No formal comparative study has ever broken down child sexual abuse by denomination, and only the Catholic Church has released detailed data about its own. But based on the surveys and studies conducted by different denominations over the past 30 years, experts who study child abuse say they see little reason to conclude that sexual abuse is mostly a Catholic issue. “We don’t see the Catholic Church as a hotbed of this or a place that has a bigger problem than anyone else,” said Ernie Allen, president of the National Center for Missing and Exploited Children. “I can tell you without hesitation that we have seen cases in many religious settings, from traveling evangelists to mainstream ministers to rabbis and others.”
Since the mid-1980s, insurance companies have offered sexual misconduct coverage as a rider on liability insurance, and their own studies indicate that Catholic churches are not higher risk than other congregations. Insurance companies that cover all denominations, such as Guide One Center for Risk Management, which has more than 40,000 church clients, does not charge Catholic churches higher premiums. “We don’t see vast difference in the incidence rate between one denomination and another,” says Sarah Buckley, assistant vice president of corporate communications. “It’s pretty even across the denominations.” It’s been that way for decades. While the company saw an uptick in these claims by all types of churches around the time of the 2002 U.S. Catholic sex-abuse scandal, Eric Spacick, Guide One’s senior church-risk manager, says “it’s been pretty steady since.” On average, the company says 80 percent of the sexual misconduct claims they get from all denominations involve sexual abuse of children. As a result, the more children’s programs a church has, the more expensive its insurance, officials at Guide One said.
The only hard data that has been made public by any denomination comes from John Jay College’s study of Catholic priests, which was authorized and is being paid for by the U.S. Conference of Catholic Bishops following the public outcry over the 2002 scandals. Limiting their study to plausible accusations made between 1950 and 1992, John Jay researchers reported that about 4 percent of the 110,000 priests active during those years had been accused of sexual misconduct involving children. Specifically, 4,392 complaints (ranging from “sexual talk” to rape) were made against priests by 10,667 victims. (Reports made after 2002, including those of incidents that occurred years earlier, are released as part of the church’s annual audits.)
Experts disagree on the rate of sexual abuse among the general American male population, but Allen says a conservative estimate is one in 10. Margaret Leland Smith, a researcher at the John Jay College of Criminal Justice, says her review of the numbers indicates it’s closer to one in 5. But in either case, the rate of abuse by Catholic priests is not higher than these national estimates. The public also doesn’t realize how “profoundly prevalent” child sexual abuse is, adds Smith. Even those numbers may be low; research suggests that only a third of abuse cases are ever reported (making it the most underreported crime). “However you slice it, it’s a very common experience,” Smith says.
Most child abusers have one thing in common, and it’s not piety—it’s preexisting relationships with their victims. That includes priests and ministers and rabbis, of course, but also family members, friends, neighbors, teachers, coaches, scout leaders, youth-group volunteers, and doctors. According to federal studies, three quarters of abuse occurs at the hands of family members or others in the victim’s “circle of trust.” “The fundamental premise here is that those who abuse children overwhelmingly seek out situations where they have easy and legitimate access to children,” he said. “These kinds of positions offer a kind of cover for these offenders.”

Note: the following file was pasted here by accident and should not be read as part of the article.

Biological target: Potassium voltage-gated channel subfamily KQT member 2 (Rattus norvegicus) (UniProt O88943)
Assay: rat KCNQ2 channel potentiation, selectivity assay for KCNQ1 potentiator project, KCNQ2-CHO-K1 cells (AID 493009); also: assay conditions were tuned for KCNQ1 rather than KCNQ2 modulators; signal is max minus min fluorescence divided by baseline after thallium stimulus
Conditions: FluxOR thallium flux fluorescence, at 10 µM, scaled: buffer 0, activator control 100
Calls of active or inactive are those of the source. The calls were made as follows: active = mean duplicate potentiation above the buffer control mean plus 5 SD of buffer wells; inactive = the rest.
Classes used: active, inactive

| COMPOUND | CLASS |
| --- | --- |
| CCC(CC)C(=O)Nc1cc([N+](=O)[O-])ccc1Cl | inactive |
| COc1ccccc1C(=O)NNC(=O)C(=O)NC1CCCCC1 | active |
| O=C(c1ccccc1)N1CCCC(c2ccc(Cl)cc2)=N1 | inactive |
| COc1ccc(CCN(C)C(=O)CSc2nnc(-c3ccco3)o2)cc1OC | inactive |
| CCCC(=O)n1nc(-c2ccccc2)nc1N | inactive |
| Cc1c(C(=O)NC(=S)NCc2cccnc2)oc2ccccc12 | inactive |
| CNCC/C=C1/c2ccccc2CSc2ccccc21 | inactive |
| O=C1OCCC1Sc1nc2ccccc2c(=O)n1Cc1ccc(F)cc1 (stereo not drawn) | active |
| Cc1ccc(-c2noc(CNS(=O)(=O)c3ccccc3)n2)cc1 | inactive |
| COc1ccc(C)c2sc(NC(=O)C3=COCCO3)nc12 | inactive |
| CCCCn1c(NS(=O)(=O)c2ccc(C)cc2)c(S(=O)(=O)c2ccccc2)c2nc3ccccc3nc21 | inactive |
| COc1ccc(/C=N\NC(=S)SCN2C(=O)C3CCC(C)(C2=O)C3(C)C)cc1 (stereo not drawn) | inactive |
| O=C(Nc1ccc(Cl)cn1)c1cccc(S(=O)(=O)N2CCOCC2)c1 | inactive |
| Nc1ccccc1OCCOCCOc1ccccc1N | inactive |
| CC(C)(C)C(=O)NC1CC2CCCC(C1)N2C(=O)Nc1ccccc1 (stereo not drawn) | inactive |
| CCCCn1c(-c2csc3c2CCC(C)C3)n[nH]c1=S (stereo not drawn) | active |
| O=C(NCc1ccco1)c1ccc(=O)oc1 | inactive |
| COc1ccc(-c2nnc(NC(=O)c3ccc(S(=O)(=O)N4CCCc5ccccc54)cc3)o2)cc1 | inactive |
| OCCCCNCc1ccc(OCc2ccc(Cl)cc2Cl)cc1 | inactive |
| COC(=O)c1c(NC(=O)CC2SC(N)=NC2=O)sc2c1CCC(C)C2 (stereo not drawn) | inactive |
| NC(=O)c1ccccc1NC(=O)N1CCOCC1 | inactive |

So the church does not have a pedophilia problem, or, as the lonely insistences of Santorum the human stain and Donahue would have it, a “homosexual problem,” but an accountability problem. If priests are no more likely to abuse than other men, they are exponentially more likely than practicioners of virtually every other profession to have their abuses thoroughly ingored or concealed by their superiors. Even in other clerical settings there aren’t conspiracies of silence and relocation or absurd beurocratic hurdles barring defrocking of even the most outrageous offenders. Andrew Sullivan has been compiling anecdotes about abusers in the Episcopal church, an institution at least superficially similar to the Roman church in doctrine and beliefs. One example:
The rector of the Episcopal Church was accused of having had a sexual relationship with a 14 year old boy more than thirty years prior when the priest was serving at another parish in another state. The relationship appears to have been at least quasi-consensual (although one could argue, convincingly in my view, that a fully consensual relationship between a grown man, particularly one as influential as a priest, and an adolescent is not possible).The priest, when confronted with the accusation, admitted that the relationship had taken place, and the Diocese of Massachusetts removed him, not only from his position as parish rector, but also from the Episcopal priesthood, THAT VERY DAY.
Even though the relationship had taken place a long time before, and even though the priest was almost universally beloved in his community and very effective at his calling, the church, understanding that in cases like these the issue is not sex but abuse of power, determined quite rightly that there should be no statute of limitations and that zero tolerance must be demonstrated.